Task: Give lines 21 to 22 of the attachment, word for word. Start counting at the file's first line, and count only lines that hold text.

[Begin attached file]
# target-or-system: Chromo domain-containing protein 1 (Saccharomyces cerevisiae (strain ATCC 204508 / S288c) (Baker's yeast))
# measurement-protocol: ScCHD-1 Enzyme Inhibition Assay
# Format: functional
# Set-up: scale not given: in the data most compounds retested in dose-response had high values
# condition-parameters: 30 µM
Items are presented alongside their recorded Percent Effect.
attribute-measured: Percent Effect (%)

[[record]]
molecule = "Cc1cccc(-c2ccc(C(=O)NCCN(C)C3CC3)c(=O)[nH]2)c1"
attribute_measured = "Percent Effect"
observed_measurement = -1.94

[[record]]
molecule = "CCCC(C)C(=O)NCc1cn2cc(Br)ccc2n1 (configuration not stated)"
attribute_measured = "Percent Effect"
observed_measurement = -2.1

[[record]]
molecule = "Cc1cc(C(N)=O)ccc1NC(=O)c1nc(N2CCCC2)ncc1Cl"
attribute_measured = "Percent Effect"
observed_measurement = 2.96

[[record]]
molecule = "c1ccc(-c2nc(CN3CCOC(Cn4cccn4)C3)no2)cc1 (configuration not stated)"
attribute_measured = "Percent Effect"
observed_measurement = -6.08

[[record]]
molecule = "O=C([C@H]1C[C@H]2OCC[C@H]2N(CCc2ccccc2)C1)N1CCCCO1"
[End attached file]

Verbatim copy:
molecule = "c1ccc(-c2nc(CN3CCOC(Cn4cccn4)C3)no2)cc1 (configuration not stated)"
attribute_measured = "Percent Effect"